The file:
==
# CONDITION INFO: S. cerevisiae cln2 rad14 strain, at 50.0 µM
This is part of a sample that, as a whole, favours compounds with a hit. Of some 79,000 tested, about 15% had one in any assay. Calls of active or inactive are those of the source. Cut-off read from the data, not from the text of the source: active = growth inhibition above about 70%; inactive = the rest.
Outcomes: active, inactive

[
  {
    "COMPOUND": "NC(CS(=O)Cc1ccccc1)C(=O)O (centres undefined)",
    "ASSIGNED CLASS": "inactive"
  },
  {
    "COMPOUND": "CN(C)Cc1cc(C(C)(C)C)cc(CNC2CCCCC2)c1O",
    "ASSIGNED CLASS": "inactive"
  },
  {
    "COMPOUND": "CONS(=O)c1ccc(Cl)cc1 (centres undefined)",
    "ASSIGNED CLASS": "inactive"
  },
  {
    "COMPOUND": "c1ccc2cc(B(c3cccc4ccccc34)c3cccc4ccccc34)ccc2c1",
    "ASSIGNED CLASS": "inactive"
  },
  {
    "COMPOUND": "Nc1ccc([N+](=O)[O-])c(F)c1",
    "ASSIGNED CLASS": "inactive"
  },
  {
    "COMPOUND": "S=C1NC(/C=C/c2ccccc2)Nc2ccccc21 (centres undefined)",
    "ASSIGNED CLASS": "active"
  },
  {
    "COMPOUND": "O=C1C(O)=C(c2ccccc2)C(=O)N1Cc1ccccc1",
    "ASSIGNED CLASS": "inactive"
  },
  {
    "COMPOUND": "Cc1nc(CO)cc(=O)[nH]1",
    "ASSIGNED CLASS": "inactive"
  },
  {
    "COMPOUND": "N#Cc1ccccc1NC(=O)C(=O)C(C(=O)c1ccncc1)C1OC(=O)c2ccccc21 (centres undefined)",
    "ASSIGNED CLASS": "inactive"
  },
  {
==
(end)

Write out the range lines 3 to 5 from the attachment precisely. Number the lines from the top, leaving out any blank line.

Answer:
Outcomes: active, inactive

[
  {